In a Twitter tizzy...

Toula Foscolos
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Addicted to the temporary high of the momentary distraction

It started innocuously enough at first. More and more, I noticed that I needed to incessantly check my Twitter and Facebook accounts. Before even getting out of bed, before going to sleep, on my way to work, at work, while watching TV, while having dinner with friends…

Toula Foscolos

I didn’t think much of it initially. After all, staying informed was – and continues to be-- an integral part of my job, and since I oversee a number of newspaper-related social media accounts, there was nothing disconcerting about my behaviour. On the contrary, I prided myself on my work ethic. No matter the time of day, I was in cyberspace. Connected with the world…

Then, this past Saturday, I took a book to my local breakfast hang-out, and between sips of coffee, attempted to catch up on some solitary reading. Every couple of minutes, I caught myself glancing over at my iPhone, left in clear view on the table, occasionally picking it up to see if anything had happened in the mere five minutes I stopped following the world so I could catch up on my book. A book, I must add, that wasn’t an easy read. Treating a complicated subject, it required my attention and the discipline to turn everything else off and focus on what the author was trying to communicate. Instead, I would pause with every notification that someone “liked” my status or my Instagram picture; with every “ping” of a text message coming in.

I became frustrated with my complete and utter inability to concentrate at the task at hand, and wistfully reminisced about my years as a child and as a teenager. Days when I would lose myself in a book so completely, so obsessively, that re-immersing back into reality felt like a violent jolt back into a world I had temporarily forgotten even existed. Now, that world can’t seem to get off my back.

That very same weekend, I went to spend some time lounging by the Sir Georges Etienne Cartier Public Pool in St. Henri. When I pulled out my phone to – what else? - fiddle around on Twitter, the young lifeguard quickly reprimanded me, informing me that no devices equipped with a camera were allowed on the premises. The part of my brain that understands the logic behind this decision applauded the South West borough for enforcing what many other public pools do not. The other part of my brain - the part that’s addicted to a mind-numbing churning out of information- momentarily panicked. I’m not exaggerating to make a point. I momentarily panicked. I came to realize that I can’t stand not being informed, entertained, occupied, fed stats, and challenged every second of every day. Like Pavlov’s dogs, every time I hear the bell I’m salivating. But in my case, the bell is the mere sight and interaction of the web. It’s addictive. And it’s dangerous.

“Future generations will look back on TV as the lead in the water pipes that slowly drove the Romans mad,” Kurt Vonnegut once said, referring to the overload of trivial information and entertainment provided by the Boob tube. He would have been terrified if he had lived to see how he had accurately predicted the avalanche of trite and inconsequential facts we’re bombarded with on a daily basis via social media.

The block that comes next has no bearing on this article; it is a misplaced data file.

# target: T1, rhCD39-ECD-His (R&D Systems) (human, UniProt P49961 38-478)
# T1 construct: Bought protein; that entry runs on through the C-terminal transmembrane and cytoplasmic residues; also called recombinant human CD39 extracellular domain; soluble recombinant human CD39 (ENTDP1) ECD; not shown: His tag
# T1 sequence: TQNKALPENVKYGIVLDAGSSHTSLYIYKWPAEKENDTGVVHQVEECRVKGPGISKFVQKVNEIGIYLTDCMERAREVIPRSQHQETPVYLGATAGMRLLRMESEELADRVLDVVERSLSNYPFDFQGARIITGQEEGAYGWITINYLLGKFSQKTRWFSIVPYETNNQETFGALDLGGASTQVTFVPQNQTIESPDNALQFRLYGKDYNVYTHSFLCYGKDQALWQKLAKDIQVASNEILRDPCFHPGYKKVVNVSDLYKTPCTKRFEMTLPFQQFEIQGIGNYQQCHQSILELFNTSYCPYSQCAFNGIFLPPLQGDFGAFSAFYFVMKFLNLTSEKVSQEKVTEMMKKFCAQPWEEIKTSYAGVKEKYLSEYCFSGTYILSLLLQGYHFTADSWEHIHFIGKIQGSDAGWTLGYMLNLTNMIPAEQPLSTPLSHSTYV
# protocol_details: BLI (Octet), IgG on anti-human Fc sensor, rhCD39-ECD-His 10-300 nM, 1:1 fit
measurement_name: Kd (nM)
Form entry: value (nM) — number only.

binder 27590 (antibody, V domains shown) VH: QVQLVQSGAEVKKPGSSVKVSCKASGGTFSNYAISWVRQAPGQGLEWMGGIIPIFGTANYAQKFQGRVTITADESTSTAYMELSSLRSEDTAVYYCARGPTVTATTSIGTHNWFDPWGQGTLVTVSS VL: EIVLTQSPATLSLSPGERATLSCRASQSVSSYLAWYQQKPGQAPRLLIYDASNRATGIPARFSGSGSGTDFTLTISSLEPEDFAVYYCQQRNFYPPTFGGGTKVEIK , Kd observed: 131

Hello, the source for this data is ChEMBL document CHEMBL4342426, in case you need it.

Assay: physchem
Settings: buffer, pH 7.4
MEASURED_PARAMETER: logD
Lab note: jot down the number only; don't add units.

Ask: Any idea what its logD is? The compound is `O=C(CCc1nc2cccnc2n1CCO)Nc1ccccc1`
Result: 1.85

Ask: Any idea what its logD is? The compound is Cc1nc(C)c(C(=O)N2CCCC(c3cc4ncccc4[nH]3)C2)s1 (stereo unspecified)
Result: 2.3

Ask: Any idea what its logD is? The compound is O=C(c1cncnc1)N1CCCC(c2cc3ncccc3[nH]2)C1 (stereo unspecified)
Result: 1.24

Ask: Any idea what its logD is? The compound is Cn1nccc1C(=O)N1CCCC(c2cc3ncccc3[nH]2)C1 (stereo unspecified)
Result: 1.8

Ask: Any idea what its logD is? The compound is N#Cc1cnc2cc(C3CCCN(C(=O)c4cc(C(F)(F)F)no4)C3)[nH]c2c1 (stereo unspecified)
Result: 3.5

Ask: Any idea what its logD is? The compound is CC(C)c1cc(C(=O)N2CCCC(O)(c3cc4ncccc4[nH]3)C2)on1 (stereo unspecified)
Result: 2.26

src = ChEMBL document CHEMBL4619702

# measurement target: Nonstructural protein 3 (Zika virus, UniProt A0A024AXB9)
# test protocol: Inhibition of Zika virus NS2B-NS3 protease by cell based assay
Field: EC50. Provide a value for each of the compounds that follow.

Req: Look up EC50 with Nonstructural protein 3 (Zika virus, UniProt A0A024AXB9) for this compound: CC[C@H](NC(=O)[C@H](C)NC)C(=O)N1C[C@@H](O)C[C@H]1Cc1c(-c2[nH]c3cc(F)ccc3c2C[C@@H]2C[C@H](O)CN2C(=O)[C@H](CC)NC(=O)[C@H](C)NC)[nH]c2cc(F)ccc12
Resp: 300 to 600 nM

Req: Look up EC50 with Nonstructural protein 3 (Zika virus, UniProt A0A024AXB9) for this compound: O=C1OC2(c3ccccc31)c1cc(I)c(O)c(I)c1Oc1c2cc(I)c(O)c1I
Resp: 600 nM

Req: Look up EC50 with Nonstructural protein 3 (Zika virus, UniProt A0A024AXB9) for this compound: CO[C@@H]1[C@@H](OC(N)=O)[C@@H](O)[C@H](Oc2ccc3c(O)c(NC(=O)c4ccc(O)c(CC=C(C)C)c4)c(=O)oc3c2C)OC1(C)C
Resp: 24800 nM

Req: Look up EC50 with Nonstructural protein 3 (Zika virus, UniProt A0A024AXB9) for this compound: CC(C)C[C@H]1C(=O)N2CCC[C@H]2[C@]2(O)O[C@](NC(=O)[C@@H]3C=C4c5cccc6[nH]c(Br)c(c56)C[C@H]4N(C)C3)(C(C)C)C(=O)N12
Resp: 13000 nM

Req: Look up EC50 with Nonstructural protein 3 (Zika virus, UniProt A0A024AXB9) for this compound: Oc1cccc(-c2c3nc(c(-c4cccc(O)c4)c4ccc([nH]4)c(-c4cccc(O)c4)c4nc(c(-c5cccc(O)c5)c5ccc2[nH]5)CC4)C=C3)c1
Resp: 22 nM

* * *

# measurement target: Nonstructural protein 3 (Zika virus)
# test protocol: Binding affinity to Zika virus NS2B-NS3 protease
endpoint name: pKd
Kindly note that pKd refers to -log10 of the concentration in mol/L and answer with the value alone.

A journalist friend of mine – one who makes her living on the web, no less- confessed recently that it’s taking a toll on her. “I can't focus on anything anymore. My attention span is ridiculous.”

In a recent Newsweek article journalist Tony Dokoupil asked the question: “Is the Web Driving Us Mad?”

I’m no scientist, but based on my behaviour (and of those around me), I’m going to go ahead and say yes. It’s not an insane “mad”, of course, but there’s a maniacal, excessive, frustrating quality to this behaviour that’s troublesome.

“Research is now making it clear that the Internet is not “just” another delivery system. It is creating a whole new mental environment, a digital state of nature where the human mind becomes a spinning instrument panel, and few people will survive unscathed,” writes Dokoupil.

When the new Diagnostic and Statistical Manual of Mental Disorders (DSM) is released next year, Internet Addiction Disorder will be included for the first time, albeit in an appendix tagged for “further study. I predict that future studies will also indicate higher- than-average addiction rates for journalists and those who, because of their personalities and the demands of their jobs, need to be the first to share a story.

More than a hundred years ago, author, philosopher, noted naturalist, and lover of a simple life, Henry David Thoreau, said: “A man is rich in proportion to the number of things he can afford to let alone.” He was, of course, referring to material possessions, but the message remains just as relevant today as when it was first written.

This constant barrage of information, this all-pervasive onslaught of links, this non-stop pulling at our attention… we can’t afford to let any of it alone, because we’ve become addicted to the instant gratification and the temporary high of the momentary distraction.

A journalist friend of mine – one who makes her living on the web, no less- confessed recently that it’s taking a toll on her. “I can't focus on anything anymore. My attention span is ridiculous.”

It’s so strange that a medium, which has enabled us to have the world at our fingertips, is also responsible for our inability to focus on any of it.

It’s a strange, co-dependent, obsessive-compulsive place to be. I don’t like it, but I’m also not sure I want to live anywhere else at the moment.  If that’s not addiction, I don’t know what is…

Organizations: Newsweek, Twitter

Geographic location: South West

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